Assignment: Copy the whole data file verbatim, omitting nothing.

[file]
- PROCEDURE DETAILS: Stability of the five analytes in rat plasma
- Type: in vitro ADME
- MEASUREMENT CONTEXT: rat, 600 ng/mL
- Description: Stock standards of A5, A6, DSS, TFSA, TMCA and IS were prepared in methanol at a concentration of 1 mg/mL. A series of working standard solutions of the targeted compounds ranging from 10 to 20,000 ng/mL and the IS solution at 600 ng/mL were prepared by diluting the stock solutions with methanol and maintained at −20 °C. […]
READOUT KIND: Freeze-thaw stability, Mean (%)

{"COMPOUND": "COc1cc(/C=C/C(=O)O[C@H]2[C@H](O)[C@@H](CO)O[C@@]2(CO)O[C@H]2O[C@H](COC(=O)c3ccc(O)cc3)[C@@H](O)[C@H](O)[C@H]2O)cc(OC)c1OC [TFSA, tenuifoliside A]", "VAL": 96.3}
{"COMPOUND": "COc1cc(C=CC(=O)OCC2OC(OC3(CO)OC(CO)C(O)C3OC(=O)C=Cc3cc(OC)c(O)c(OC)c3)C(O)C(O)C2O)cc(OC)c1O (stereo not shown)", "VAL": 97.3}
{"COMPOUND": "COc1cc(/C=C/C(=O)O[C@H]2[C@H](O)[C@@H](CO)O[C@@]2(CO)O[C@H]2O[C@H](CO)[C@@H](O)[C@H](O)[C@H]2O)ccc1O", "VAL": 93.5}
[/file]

- PROCEDURE DETAILS: Stability of the five analytes in rat plasma
- Type: in vitro ADME
- MEASUREMENT CONTEXT: rat, 600 ng/mL
- Description: Stock standards of A5, A6, DSS, TFSA, TMCA and IS were prepared in methanol at a concentration of 1 mg/mL. A series of working standard solutions of the targeted compounds ranging from 10 to 20,000 ng/mL and the IS solution at 600 ng/mL were prepared by diluting the stock solutions with methanol and maintained at −20 °C. […]
READOUT KIND: Freeze-thaw stability, Mean (%)

{"COMPOUND": "COc1cc(/C=C/C(=O)O[C@H]2[C@H](O)[C@@H](CO)O[C@@]2(CO)O[C@H]2O[C@H](COC(=O)c3ccc(O)cc3)[C@@H](O)[C@H](O)[C@H]2O)cc(OC)c1OC [TFSA, tenuifoliside A]", "VAL": 96.3}
{"COMPOUND": "COc1cc(C=CC(=O)OCC2OC(OC3(CO)OC(CO)C(O)C3OC(=O)C=Cc3cc(OC)c(O)c(OC)c3)C(O)C(O)C2O)cc(OC)c1O (stereo not shown)", "VAL": 97.3}
{"COMPOUND": "COc1cc(/C=C/C(=O)O[C@H]2[C@H](O)[C@@H](CO)O[C@@]2(CO)O[C@H]2O[C@H](CO)[C@@H](O)[C@H](O)[C@H]2O)ccc1O", "VAL": 93.5}